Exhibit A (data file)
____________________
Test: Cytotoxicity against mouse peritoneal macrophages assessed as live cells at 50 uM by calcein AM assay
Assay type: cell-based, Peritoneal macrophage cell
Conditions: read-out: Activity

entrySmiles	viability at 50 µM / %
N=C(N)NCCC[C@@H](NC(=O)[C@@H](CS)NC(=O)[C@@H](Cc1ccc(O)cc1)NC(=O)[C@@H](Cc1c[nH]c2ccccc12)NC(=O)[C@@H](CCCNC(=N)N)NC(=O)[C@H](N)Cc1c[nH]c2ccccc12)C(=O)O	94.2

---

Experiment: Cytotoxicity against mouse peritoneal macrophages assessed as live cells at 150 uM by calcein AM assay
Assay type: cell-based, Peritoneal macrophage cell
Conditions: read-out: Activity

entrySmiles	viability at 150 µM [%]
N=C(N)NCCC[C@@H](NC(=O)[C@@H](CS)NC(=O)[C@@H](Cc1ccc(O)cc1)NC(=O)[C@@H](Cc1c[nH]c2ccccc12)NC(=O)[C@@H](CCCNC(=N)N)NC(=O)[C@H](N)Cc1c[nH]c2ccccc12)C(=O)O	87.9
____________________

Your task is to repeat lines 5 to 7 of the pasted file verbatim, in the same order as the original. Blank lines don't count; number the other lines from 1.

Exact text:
N=C(N)NCCC[C@@H](NC(=O)[C@@H](CS)NC(=O)[C@@H](Cc1ccc(O)cc1)NC(=O)[C@@H](Cc1c[nH]c2ccccc12)NC(=O)[C@@H](CCCNC(=N)N)NC(=O)[C@H](N)Cc1c[nH]c2ccccc12)C(=O)O	94.2

---

Experiment: Cytotoxicity against mouse peritoneal macrophages assessed as live cells at 150 uM by calcein AM assay